Please dispose of unused, harmful drugs the proper way

Collection Sites:

Now Open!

Highland Park Police Department
(in the lobby)
1677 Old Deerfield Road
Highland Park, IL 60035
24 Hours

North Shore Health Center
(in the foyer)
1840 Green Bay Road
Highland Park, IL 60035
Call for hours: (847) 984-5300



  • Prescription medications (except controlled substances)
  • All over-the-counter medications
  • Medication samples
  • Pet Medications
  • Vitamins & Supplements
  • Medicated ointments, lotions,
    creams, and oils
  • Liquid medication in leakproof containers
  • Homeopathic Remedies
  • Suppositories

Pills are accepted in any packaging, including glass, plastic container, baggie (Ziploc) or foil. Patrons should write the name of the drugs on the packaging before bringing it to the take-back site. A permanent marker can be used to mark out personal information. Patrons may also remove their labels prior to drop off.

Not Accepted:

  • Needles/sharps
  • Syringes with needles
  • Thermometers
  • Controlled prescriptions
  • IV bags
  • Bloody or infectious waste
  • Personal care products
  • Empty containers
  • Hydrogen peroxide
  • Illegal drugs & narcotics
  • Controlled substances

If your community is interested in a pill and Drug Disposal Program, click here to email your request to Save A Star Drug Awareness Foundation.





The goal of the P2D2 program, started by students at Pontiac High School in Illinois, is to keep prescription drugs out of our water supply and out of the hands of children. In Highland Park, the Police Department is teaming up with Highland Park High School's Green School Initiative and the SAVE A STAR Drug Awareness Foundation to dispose of prescription drugs in an environmentally safe way. Drugs that are disposed of at local collection sites will be collected by the Police and incinerated.

Environmental Motivations
In 2008, Chicago city officials tested drinking water from Lake Michigan. Trace amounts of multiple prescription drugs were found, including a by-product of nicotine, acetaminophen, an anti-seizure drug, and caffeine.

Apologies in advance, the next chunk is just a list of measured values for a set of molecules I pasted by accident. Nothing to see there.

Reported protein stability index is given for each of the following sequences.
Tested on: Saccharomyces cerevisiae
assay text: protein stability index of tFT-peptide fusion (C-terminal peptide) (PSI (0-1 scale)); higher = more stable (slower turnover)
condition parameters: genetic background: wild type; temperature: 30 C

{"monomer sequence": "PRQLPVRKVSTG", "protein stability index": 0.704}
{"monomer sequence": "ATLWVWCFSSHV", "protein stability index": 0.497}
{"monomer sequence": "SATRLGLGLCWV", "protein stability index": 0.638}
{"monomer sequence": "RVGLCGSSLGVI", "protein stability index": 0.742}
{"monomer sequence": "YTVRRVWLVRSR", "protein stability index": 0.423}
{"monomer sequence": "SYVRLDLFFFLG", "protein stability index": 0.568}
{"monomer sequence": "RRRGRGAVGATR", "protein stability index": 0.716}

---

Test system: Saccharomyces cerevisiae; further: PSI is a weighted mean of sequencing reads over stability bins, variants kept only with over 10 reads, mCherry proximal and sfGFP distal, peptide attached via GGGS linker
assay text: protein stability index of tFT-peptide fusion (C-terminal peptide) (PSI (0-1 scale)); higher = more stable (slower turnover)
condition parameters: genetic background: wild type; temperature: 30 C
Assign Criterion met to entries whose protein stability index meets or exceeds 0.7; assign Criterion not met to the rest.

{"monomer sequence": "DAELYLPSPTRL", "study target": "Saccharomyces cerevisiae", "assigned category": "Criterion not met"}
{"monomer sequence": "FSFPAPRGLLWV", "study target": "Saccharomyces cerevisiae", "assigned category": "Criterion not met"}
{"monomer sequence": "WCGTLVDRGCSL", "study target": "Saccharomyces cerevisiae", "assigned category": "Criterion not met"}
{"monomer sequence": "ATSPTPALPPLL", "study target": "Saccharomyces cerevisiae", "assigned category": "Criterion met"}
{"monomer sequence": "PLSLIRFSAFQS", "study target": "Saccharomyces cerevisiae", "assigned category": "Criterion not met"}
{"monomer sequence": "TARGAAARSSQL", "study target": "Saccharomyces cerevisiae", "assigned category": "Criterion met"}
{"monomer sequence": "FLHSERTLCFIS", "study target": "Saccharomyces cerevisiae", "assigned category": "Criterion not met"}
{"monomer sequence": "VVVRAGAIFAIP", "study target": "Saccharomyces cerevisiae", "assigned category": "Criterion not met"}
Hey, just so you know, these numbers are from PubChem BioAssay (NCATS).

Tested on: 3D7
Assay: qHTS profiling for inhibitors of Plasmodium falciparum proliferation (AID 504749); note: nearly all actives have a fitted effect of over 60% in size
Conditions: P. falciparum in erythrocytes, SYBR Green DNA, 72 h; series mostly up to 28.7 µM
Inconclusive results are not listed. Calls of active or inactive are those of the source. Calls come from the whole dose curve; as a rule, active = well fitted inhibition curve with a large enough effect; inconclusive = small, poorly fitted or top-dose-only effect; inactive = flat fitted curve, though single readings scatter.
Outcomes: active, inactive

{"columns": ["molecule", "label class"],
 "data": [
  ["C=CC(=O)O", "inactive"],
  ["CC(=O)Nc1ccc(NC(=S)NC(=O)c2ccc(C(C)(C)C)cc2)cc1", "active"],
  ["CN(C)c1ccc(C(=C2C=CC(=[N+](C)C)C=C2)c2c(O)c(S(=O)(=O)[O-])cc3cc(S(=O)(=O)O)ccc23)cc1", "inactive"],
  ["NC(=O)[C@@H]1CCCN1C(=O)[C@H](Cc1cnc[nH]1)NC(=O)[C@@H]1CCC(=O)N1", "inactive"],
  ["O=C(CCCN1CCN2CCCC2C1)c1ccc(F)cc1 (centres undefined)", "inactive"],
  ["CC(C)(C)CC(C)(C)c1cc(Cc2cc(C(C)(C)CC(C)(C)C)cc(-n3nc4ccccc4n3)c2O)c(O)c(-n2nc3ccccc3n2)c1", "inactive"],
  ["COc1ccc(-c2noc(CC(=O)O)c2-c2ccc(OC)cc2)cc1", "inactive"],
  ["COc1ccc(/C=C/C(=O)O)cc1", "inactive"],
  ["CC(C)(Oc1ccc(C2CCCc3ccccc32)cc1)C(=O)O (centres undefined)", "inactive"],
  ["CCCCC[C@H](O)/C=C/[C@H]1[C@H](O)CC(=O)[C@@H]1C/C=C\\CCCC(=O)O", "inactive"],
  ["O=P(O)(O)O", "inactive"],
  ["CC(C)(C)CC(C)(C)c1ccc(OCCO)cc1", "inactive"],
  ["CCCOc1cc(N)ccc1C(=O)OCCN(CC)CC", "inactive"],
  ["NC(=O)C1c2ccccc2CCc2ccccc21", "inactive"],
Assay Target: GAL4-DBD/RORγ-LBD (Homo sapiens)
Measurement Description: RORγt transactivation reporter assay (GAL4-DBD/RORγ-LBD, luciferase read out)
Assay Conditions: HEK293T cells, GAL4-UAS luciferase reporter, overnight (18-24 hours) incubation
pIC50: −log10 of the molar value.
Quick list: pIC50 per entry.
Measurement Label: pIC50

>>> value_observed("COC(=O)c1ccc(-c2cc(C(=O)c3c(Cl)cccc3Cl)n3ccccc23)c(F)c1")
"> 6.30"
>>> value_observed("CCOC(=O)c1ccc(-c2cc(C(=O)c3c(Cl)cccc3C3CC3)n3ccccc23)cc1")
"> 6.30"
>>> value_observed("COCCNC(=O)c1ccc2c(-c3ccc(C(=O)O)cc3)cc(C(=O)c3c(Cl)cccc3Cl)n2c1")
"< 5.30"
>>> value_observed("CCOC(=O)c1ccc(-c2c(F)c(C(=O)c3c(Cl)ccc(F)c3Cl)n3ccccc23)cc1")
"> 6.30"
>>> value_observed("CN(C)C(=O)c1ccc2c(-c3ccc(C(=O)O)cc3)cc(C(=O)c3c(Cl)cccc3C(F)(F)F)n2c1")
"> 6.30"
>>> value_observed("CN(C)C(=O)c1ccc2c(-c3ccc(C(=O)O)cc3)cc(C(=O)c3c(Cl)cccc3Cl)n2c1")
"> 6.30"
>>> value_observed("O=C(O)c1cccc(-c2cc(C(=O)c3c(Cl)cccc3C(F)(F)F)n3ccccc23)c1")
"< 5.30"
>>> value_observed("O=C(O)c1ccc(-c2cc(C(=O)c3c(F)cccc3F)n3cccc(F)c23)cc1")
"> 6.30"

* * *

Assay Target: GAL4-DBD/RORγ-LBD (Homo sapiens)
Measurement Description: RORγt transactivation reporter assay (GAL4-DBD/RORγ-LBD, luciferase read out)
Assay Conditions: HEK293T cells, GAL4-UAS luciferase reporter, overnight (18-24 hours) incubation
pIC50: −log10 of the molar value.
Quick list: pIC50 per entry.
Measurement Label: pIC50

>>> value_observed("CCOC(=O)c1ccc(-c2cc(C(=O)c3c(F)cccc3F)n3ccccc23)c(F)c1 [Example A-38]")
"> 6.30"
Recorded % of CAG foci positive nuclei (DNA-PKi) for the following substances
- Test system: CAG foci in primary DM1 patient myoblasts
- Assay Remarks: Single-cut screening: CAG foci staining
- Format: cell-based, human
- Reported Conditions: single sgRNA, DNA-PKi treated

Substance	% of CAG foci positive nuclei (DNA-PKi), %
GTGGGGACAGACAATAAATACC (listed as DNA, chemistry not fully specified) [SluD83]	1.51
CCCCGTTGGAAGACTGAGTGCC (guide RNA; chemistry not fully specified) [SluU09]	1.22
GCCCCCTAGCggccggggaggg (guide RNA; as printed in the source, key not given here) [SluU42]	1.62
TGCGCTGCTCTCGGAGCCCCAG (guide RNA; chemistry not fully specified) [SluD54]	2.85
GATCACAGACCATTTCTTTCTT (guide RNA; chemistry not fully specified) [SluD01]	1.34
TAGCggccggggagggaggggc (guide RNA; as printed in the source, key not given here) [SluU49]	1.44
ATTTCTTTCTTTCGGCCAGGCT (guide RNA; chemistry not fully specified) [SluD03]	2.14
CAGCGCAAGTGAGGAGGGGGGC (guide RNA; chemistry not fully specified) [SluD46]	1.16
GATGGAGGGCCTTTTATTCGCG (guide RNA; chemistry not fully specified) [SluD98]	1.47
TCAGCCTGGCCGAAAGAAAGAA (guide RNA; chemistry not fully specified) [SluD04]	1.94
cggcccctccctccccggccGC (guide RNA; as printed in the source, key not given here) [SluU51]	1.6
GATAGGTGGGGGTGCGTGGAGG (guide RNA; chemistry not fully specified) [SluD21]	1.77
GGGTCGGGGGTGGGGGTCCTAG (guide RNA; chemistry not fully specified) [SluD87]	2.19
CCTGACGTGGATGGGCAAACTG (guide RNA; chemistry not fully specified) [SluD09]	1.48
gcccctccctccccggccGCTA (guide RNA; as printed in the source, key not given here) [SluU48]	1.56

The build-up of these drugs is dangerous to both people and local wildlife who depend on clean water.

There is no way to prevent prescription drugs from entering our water systems if they have been flushed down the drain or toilet. Once in the water, the chemicals become integrated with the water and most treatment plants are unable to remove such chemicals from the water supply. Fish and other wildlife in Lake Michigan are negatively affected by these drugs, showing signs of neurological or physiological damage.

Public Safety Concerns
Why are there unused medications? Four out of five patients leave their doctor's offices with at least 1 prescription. When doctors discontinue medications, unused portions sit in medicine cabinets. When consumers buy over-the-counter drugs in large quantities, they often expire. In both cases, these leftover drugs are easily accessible, and pose a danger to children who may accidentally ingest these drugs, or may be consumed by others who use these drugs for recreational purposes.

In 2006, 700,000 emergency room visits were attributed to prescription drug overdoses. Because chemicals and compounds react with each other, taking certain medications together often proves deadly. Between 1999-2005, unintentional deaths from drug poisoning increased 68.3%, mostly from prescription drugs. An estimated 48 million people over the age of 12 have used prescription drugs for non-medical reasons in their lifetime.

For a listed of controlled substances published by the DEA, click here.

For more information:

On research done in the great lakes:

On the P2D2 program:

On drug abuse:


Tom Koulentes
Highland Park High School
Assistant Principal

Highland Park
Police Department

Thomas Spanos
Business Liaison Officer

Terri Olian,
City Councilwoman

Drug Awareness Foundation

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